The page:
How to Create Bullnose Edging in an Archway
Creating bullnose edging in an archway is a beautiful detailing that will enhance the architectural effect of the space. Bullnose edging comes in primarily 2 forms, edge bead and rounded drywall edge. An edge bead will create a clean look with a more defined corner, whereas a rounded bullnose gives a softer smooth old-world style effect to the archway. You can find both styles in a couple of different types of materials, galvanized steel and PVC. Steel is the most durable and will last the longest, and is the only option when working with curves. Depending on the style of your home and your personal preferences, either will create a beautiful effect on the archway and will reinforce the corners to last. Here you will find the information needed to install bullnose edging.
Step 1 - Install the Corner Bead
Measure the length of the corner bead needed. You may need to use several pieces for each side of the archway. For the curve of the arch, you will want to cut the corner bead along the flat side in 1/2 to 3/4 inch intervals, the length depending on the radius of the arch. This will enable you to bend the corner bead to accommodate the contour of the arch opening. Secure the corner bead with drywall screws in 8 to 10-inch intervals. Put a screw in each section of the cut corner bead. Make sure to drive the screws down tight enough that the flathead lies slightly below the surface level of the rest of the surface.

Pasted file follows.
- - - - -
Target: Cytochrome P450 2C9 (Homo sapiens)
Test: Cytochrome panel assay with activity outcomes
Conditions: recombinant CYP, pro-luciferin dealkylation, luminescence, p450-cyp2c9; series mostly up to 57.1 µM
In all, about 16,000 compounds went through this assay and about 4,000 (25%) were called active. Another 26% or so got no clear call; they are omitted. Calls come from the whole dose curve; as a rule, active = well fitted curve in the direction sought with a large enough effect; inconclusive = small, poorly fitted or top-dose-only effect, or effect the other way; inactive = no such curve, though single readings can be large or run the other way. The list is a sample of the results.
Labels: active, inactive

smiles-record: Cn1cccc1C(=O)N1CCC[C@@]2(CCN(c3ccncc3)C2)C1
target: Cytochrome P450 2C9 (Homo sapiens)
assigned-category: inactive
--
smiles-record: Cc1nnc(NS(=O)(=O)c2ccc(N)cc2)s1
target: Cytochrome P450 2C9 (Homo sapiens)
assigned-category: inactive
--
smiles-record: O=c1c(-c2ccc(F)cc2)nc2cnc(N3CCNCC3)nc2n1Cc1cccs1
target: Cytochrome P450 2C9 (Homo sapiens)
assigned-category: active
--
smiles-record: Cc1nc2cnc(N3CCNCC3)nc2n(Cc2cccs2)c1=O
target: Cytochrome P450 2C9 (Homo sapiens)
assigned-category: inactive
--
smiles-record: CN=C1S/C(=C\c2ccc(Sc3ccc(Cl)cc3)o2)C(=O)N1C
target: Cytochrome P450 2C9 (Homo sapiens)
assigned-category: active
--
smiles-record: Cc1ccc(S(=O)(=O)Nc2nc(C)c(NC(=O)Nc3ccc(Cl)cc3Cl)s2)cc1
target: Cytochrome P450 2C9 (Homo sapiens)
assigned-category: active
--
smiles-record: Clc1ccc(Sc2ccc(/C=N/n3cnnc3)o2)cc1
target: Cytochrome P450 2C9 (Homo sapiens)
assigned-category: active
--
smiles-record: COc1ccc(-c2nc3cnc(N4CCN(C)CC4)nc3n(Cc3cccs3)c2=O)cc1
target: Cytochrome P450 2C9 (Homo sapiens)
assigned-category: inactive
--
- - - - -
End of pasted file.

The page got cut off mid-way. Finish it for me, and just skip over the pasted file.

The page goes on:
Step 2 - Cover the Screws
With a small amount of mud (joint compound) on a smaller putty knife, cover each screw head with mud and smooth it over, working the mud into the depression created by the screw head. Scrape away the excess mud.
Step 3 - Mud the Rounded Edging
Spread a good amount of the drywall joint compound along the vertical edge of the corner bead with the drywall knife and smooth out with the wide knife, blending it away from the doorway. Continue spreading and smoothing, until the edge away from the corner is blended as much as possible into the adjoining wall, and make it is as even as you can. You will want a light coat of the mud over the corner bead too, and you may need to do repeat applications to get the desired effect. Let each coat dry completely between coats to prevent gouges to form in the wet compound.
Step 4 - Sand
Smooth out any ridges and finish blending the mud into the drywall with your sand block and sandpaper. Use a dry paintbrush to dust off clinging dust. Again, you may need to do another mud coat, let it dry, and sand again. This is a labor of love and the attention to detail will pay off.
Step 5 - Texture and Paint
The final step is texturing and painting. If the walls are already textured, you will want to texture the archway to match. Let the texture dry completely, and finally, primer, then paint the archway.